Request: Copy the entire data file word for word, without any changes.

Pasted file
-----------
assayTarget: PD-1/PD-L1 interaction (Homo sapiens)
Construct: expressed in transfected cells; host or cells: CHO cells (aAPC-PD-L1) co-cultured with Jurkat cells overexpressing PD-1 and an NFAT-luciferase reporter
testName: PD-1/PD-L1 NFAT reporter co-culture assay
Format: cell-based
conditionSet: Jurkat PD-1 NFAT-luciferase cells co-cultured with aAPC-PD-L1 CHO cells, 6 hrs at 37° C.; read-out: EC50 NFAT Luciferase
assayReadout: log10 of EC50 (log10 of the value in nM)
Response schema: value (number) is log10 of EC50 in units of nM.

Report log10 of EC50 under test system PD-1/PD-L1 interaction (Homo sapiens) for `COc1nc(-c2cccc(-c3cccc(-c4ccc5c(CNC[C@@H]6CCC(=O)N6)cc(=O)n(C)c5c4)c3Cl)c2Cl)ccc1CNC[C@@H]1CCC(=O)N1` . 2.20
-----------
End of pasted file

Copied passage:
assayTarget: PD-1/PD-L1 interaction (Homo sapiens)
Construct: expressed in transfected cells; host or cells: CHO cells (aAPC-PD-L1) co-cultured with Jurkat cells overexpressing PD-1 and an NFAT-luciferase reporter
testName: PD-1/PD-L1 NFAT reporter co-culture assay
Format: cell-based
conditionSet: Jurkat PD-1 NFAT-luciferase cells co-cultured with aAPC-PD-L1 CHO cells, 6 hrs at 37° C.; read-out: EC50 NFAT Luciferase
assayReadout: log10 of EC50 (log10 of the value in nM)
Response schema: value (number) is log10 of EC50 in units of nM.

Report log10 of EC50 under test system PD-1/PD-L1 interaction (Homo sapiens) for `COc1nc(-c2cccc(-c3cccc(-c4ccc5c(CNC[C@@H]6CCC(=O)N6)cc(=O)n(C)c5c4)c3Cl)c2Cl)ccc1CNC[C@@H]1CCC(=O)N1` . 2.20